An alternative way of explaining the phenomenon is that the transducer 56 is sensitive to zero spatial frequency, i.e. plane wave radiation, but due to total internal reflection the active area of reception is confined to the central region of the lens. A diffracting object will produce higher order spatial frequencies to which the lens is sensitive but response th these frequencies is usually very small compared with the response to the zero order. By shielding the central region and eliminating the zero order, the higher frequencies, corresponding to the transmissive properties of the sample, can be detected.
The minimum width for the stop is determined by the degree of zero order suppression required. The zero order spatial frequency component incident on the lens produces a broad range of spatial frequencies within the lens rod. Since the receiving transducer has a finite width w, it will give an appreciable output for a range of incident spatial frequencies ρ where:
It is essential to make the stop diameter sufficiently large to block all of these components.
Using geometric optics it can be calculated that an acceptable minimum diameter D is given by ##EQU1## where R is the radius of curvature of surface 54, λ is the wavelength of the radiation in the lens rod 52 and n is the ratio between the acoustic velocity in the water and the acoustic velocity in the material of lens rod 52. However, it is necessary in a full analysis to take diffraction effects into account so that equation (2) becomes ##EQU2## where k is dependent on the specific lens geometry used. Typical values for a system working at 10 MHz using a fused quartz lens material are λ=600 μm, R=16 mm, n=4.3, W=25 mm, k=5 giving a value of D=2.3 mm.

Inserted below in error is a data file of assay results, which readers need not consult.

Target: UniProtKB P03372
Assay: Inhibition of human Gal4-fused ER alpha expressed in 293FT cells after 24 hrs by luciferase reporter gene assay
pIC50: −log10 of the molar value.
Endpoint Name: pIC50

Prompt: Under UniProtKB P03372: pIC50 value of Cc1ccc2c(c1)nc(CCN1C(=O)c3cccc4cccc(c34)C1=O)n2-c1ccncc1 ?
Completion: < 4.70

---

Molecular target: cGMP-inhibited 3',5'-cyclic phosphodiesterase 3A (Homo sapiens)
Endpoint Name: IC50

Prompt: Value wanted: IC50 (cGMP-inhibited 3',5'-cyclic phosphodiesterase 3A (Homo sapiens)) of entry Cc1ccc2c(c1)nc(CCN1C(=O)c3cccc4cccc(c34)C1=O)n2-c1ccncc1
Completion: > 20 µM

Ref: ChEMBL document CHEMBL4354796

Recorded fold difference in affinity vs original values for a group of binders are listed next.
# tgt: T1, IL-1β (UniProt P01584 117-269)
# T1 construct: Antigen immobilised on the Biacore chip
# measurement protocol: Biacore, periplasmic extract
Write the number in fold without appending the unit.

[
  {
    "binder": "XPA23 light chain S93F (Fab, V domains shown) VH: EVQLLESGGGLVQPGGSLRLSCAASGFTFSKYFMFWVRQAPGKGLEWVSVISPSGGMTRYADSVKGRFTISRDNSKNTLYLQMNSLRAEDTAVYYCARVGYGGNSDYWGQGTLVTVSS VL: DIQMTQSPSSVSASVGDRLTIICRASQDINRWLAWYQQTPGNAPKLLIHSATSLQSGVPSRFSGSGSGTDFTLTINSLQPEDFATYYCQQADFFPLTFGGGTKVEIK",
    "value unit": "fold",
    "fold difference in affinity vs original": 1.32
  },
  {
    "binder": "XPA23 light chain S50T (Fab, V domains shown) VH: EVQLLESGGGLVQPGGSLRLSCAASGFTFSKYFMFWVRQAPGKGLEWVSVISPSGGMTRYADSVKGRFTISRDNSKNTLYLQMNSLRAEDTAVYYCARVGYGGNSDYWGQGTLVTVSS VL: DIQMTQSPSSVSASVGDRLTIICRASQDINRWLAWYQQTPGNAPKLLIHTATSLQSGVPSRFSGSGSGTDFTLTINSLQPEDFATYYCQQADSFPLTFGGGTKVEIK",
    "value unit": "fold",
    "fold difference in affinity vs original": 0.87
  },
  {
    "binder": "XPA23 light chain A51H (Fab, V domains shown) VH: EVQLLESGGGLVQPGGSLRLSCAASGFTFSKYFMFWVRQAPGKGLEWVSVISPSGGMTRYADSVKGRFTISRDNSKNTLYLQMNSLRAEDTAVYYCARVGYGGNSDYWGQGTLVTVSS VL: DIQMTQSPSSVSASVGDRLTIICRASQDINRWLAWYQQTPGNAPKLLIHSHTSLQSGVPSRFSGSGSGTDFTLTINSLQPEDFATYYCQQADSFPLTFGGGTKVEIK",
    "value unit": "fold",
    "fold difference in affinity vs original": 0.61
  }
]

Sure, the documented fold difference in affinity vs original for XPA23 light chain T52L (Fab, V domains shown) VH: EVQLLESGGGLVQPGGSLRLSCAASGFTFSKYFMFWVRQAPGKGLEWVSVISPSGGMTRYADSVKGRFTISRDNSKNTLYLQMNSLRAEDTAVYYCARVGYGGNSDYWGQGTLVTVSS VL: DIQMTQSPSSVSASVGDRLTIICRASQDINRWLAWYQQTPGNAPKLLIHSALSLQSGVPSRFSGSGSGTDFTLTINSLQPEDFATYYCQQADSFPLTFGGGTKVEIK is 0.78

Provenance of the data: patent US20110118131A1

Referring agaain to FIG. 3, for the above typical values the stop intercepts all radiation diverging from the focus within a cone of half angle 1°, (angle β), and only radiation incident on the plane transducer at an angle of 4° or less will be sensed (angle γ).
It is essential to note that the operation of a microscope according to the invention depends on the use of a phase-sensitive receiving transducer. If an intensity-sensitive transducer were used, the stop would have to block all of the undeviated energy incident on the transducer and would have to be of much greater diameter, by at least a factor 2 for the values above.
The imaging equation of an acoustic microscope according to the invention can be derived from that of the conventional two-lens confocal scanning acoustic microscope. The transducer output voltage V(s) is given by:
V(Sx,Sy)=∫∫t(x-Sx, y-Sy)U1 (x,y)dxdy (4)
where, in cylindrical co-ordinates, x, y are the scan plane co-ordinates, Sx, Sy are the object scan co-ordinates, U1 (x, y) is the lens sensitivity function and t(x, y) is the transmittance of the object. Thus the lens sensitivity is convolved with the transmittance of the object. An approximate expression for the lens sensitivity function can be written in radial co-ordinates as: ##EQU3## when Jo is the Bessel function of the first order, F is the focal length of the lens, A is lens aperture, D the stop diameter and λ the wavelength and r is the radial co-ordinate. The effect of the aperture stop is to narrow the central lobe of the lens sensitivity and to increase the side lobe level.
In addition to the advantage that a precisely confocal system is no longer required, other advantages are that the system is circularly symmetrical; the spatial frequency response of the system is symmetrical; and, for a given aperture, the lens collects as much as possible of the diffracted energy up to its normal acceptance limit. Although the system suffers a slight loss in resolution over a confocal arrangement because there is only one lens, it is still diffraction limited.